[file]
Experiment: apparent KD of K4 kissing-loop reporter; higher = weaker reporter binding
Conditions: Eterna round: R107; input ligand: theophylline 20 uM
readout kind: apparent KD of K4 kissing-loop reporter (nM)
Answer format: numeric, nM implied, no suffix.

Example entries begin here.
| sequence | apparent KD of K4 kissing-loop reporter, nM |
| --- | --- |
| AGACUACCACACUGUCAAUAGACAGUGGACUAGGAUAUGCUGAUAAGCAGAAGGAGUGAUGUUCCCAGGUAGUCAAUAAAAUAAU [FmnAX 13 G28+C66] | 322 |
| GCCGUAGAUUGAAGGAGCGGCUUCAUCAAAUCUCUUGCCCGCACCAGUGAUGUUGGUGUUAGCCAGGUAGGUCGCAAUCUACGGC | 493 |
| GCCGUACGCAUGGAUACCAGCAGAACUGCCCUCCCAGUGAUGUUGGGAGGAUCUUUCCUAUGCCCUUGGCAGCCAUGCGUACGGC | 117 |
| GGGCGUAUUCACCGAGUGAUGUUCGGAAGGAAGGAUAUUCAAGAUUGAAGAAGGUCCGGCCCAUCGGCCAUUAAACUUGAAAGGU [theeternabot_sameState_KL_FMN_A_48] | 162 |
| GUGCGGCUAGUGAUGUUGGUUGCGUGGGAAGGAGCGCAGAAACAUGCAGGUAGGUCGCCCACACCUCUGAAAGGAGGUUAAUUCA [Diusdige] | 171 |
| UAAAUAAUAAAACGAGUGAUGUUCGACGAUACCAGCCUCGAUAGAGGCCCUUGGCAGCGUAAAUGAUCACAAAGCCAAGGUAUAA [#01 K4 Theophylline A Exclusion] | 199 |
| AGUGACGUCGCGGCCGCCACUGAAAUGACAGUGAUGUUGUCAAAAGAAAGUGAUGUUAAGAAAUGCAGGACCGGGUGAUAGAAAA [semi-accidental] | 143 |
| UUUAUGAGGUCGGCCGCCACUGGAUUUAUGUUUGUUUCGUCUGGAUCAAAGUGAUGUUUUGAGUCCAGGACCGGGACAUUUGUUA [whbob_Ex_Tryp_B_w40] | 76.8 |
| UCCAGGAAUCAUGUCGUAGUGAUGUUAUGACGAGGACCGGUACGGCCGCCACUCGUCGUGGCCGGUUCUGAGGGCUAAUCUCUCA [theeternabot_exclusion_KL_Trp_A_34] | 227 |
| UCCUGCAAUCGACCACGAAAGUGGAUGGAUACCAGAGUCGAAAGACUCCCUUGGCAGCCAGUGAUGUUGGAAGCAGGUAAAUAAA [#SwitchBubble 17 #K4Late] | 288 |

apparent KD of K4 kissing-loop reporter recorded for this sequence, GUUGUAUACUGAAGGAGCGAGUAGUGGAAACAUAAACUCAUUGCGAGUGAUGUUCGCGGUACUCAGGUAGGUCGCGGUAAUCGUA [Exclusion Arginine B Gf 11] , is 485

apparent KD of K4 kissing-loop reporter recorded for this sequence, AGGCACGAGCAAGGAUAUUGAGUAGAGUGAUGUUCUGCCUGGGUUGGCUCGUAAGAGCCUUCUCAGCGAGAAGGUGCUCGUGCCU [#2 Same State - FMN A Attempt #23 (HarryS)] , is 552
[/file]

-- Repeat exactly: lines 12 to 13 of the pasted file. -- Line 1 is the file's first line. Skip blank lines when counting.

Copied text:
| GUGCGGCUAGUGAUGUUGGUUGCGUGGGAAGGAGCGCAGAAACAUGCAGGUAGGUCGCCCACACCUCUGAAAGGAGGUUAAUUCA [Diusdige] | 171 |
| UAAAUAAUAAAACGAGUGAUGUUCGACGAUACCAGCCUCGAUAGAGGCCCUUGGCAGCGUAAAUGAUCACAAAGCCAAGGUAUAA [#01 K4 Theophylline A Exclusion] | 199 |